Proposal to Reform New York State Estate Tax System

Proposal to Reform New York State Estate Tax System

January 26, 2015

Authored by: Stacie J. Rottenstreich and Karin Barkhorn

177572431As reported on this blog last year, New York State modified its estate tax system by gradually increasing the estate tax exemption along with some other changes. The hope and intent were to keep New York State’s estate tax more competitive and in line with other states within the country to prevent a migration of New Yorkers from the state to avoid state estate tax. However, the language in the New York State stature which made these modifications created some significant problems for New Yorkers. The New York State Society of Certified Public Accountants, through its Estate Planning Committee, has proposed some additional reforms to the New York tax law (the “Proposal”) which attempt to eliminate some of the perceived unfairness in current New York law.

As it currently stands, for a New Yorker

Law Meets Science

Law Meets Science

November 24, 2014

Authored by: Stacie J. Rottenstreich and Karin Barkhorn

451428613Advances in medical technology have made it possible for a child to be conceived after the death of one or both of his or her genetic parents with the use of stored sperm or ova. Recently, the New York State Legislature has sent a bill to Governor Coumo which clarifies when a child born after the death of his or her genetic parents, a so called posthumously conceived child, will be deemed a child of such parents for the purpose of inheritance and intestacy law. This issue may arise when a genetic parent who will ultimately have a posthumously conceived child dies without a Will or with a Will using the generic term child or issue. Does the posthumously conceived child take a share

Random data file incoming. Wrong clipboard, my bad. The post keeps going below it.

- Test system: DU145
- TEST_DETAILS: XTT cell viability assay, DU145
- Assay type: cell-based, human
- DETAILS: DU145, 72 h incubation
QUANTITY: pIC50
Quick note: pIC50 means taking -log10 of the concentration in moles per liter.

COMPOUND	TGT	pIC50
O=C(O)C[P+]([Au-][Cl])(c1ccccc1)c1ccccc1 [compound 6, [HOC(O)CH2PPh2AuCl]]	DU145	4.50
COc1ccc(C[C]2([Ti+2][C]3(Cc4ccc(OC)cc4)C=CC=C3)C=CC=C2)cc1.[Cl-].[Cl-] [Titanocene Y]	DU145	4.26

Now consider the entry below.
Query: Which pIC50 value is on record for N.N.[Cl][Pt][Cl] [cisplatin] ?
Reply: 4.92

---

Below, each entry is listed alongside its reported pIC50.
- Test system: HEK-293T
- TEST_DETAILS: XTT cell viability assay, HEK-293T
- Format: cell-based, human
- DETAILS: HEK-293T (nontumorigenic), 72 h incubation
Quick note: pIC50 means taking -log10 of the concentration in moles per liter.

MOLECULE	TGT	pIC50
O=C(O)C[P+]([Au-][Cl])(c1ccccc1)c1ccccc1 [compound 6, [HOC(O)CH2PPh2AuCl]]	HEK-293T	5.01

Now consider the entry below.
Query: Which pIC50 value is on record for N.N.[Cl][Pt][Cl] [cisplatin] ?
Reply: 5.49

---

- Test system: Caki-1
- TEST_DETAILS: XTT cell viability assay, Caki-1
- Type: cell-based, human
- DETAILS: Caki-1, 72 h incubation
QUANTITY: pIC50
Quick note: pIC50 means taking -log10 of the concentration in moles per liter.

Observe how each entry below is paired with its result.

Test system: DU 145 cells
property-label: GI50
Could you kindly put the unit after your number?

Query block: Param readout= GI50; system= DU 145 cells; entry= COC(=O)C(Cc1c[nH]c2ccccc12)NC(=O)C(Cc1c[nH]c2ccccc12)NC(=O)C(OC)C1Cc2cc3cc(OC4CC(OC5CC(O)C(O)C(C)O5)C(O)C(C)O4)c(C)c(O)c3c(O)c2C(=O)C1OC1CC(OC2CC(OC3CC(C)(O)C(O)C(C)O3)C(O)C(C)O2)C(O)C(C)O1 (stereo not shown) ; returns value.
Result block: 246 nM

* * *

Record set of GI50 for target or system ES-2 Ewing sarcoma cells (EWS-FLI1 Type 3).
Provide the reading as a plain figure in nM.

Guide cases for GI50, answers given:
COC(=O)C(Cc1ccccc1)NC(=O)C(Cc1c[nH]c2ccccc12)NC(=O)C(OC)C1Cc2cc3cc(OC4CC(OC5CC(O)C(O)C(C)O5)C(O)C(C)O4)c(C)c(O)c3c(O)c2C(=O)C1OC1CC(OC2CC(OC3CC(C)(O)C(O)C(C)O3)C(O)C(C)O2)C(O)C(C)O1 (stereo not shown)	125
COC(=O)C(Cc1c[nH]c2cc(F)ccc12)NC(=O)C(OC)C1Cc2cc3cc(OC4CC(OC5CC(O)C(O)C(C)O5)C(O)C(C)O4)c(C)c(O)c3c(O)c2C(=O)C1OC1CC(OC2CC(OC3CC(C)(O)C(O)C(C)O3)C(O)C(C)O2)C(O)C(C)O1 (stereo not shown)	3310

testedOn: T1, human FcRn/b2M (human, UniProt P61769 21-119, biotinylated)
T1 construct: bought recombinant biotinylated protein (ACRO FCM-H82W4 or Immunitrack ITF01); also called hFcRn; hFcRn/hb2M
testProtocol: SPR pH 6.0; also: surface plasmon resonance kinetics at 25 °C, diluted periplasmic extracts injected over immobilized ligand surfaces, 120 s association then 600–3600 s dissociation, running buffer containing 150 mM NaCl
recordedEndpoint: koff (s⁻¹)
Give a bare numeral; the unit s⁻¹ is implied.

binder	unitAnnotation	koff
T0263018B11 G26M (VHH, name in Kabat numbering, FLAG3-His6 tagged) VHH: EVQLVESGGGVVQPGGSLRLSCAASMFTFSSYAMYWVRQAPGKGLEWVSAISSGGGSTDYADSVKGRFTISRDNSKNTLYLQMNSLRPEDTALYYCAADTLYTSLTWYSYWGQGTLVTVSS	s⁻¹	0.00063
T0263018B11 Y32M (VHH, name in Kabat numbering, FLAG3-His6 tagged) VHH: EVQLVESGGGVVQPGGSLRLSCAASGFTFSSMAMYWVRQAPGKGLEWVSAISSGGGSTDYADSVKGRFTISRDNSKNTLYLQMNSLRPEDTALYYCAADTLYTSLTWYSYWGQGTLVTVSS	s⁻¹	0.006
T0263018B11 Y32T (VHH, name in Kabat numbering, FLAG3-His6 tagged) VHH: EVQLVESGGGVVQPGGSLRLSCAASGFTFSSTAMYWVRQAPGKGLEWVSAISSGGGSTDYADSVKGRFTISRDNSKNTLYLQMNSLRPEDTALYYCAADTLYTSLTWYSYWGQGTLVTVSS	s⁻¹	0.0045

Proponents of Estate Tax Still Estate Plan

Proponents of Estate Tax Still Estate Plan

July 14, 2014

Authored by: Stacie J. Rottenstreich and Karin Barkhorn

ClintonSenateWhile constant attention is being given to Hillary Clinton’s potential decision to run for the presidency in 2016 and the release of her latest book, Hard Choices, last month, news sources recently reported that she and former President Bill Clinton have taken advantage of several of the estate planning techniques recommended by trusts and estates attorneys for high net worth individuals.